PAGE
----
Wondering why your business revenue is going in the wrong direction?
It all goes back to that foundation you first created for your company — or sometimes didn’t create — and how solid it was from the start. Everything since then should be built on top of that foundation, that plan.
Without a strong and clear strategic plan, your business may flounder, and you may make a lot of costly mistakes along the way.
The following are some of the most common problems business owners have with regards to their business plan.
1. It’s Nonexistent
Maybe you never slowed down enough to actually write a business plan for the strategic growth of your company in its early days. Perhaps that’s because you didn’t think you needed one, were overwhelmed at the idea of writing one, or didn’t know where to begin.
How to Fix It: Better late than never. Start today with a fresh business plan or strategic plan on where your company is and where you want to take it. Start with free software such as Enloop.
2. It’s Ginormous (and Therefore Useless)
Back in business school, you were taught that business plans had to be thick tomes, 40 pages plus. They needed to be all-inclusive and leave no stone unturned.
Fortunately, that rarely applies to small businesses (unless perhaps you are seeking funding from investors), and what you’ve got is overkill. It’s so overwhelming, you never actually take it out to review it.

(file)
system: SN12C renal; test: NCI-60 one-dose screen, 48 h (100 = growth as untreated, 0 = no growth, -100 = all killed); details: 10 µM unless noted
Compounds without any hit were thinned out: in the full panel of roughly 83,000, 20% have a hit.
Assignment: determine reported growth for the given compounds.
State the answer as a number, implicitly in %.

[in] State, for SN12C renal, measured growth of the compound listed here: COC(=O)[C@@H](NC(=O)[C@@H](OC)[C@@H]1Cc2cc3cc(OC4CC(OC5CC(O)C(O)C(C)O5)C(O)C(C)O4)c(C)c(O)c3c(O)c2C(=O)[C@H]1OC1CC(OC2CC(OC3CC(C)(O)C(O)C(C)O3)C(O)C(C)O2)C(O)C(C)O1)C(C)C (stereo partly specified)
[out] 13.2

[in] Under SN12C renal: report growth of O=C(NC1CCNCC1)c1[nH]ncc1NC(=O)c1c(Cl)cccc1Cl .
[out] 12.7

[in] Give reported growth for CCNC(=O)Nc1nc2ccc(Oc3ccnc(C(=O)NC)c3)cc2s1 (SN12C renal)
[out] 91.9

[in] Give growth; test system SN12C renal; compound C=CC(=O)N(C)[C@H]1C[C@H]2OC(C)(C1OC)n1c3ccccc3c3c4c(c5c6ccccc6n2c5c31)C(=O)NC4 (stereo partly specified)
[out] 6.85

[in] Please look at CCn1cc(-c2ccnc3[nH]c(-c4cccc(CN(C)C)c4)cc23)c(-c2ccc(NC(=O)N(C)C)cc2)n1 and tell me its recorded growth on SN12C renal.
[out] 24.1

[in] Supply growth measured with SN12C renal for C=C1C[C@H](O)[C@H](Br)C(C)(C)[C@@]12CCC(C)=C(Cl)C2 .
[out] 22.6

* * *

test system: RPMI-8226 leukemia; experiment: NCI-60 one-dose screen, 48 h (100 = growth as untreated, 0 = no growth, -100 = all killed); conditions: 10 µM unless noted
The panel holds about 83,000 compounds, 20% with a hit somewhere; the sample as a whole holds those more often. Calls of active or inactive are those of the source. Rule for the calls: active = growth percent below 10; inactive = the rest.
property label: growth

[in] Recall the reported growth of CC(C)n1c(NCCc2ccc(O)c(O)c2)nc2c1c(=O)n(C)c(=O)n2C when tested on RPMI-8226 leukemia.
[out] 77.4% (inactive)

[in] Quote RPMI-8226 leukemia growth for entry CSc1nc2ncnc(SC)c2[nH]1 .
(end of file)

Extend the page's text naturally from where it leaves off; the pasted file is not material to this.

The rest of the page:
So what’s the point of having it if you don’t use it?
How to Fix It: Try a simpler plan. You may be the only person who ever reads your strategic plan, and that’s okay. But you want it to be readable and comprehensible, and that starts with simplicity. Stick to the basics, and don’t strive for length. Just get to the point.
3. You Never Look at It
Maybe you developed a fantastic business plan…5 years ago. Likely a few things have changed since then.
A plan should be a living, working document that you regularly review (try for 2-4 times a year) and modify as needed.
How to Fix It: Blow the dust off that thing and take a look at what you’ve got. The structure can probably stay the same, but if you’ve pivoted in your product offerings or otherwise changed company goals, those need to be reflected in the business plan.
4. It’s Not Actionable
Maybe you stuffed your plan with $10 words and filled it with fluff. You read it and don’t have a clue about what to do next.
How to Fix It: Amend that plan with action items. If you established a goal of becoming a $1 million company, set up steps for how you can make that a reality. These need to be achievable and measurable steps so that the next time you review your strategic plan, you can actually see how far (or not) you’ve come toward achieving those goals.
Having a manageable, updated strategic business plan is what keeps your business on track toward achieving those goals you’ve set for yourself. So keep it simple, keep it updated, and keep it nearby so you can refer to it regularly.
Republished by permission. Originally published at Nextiva.
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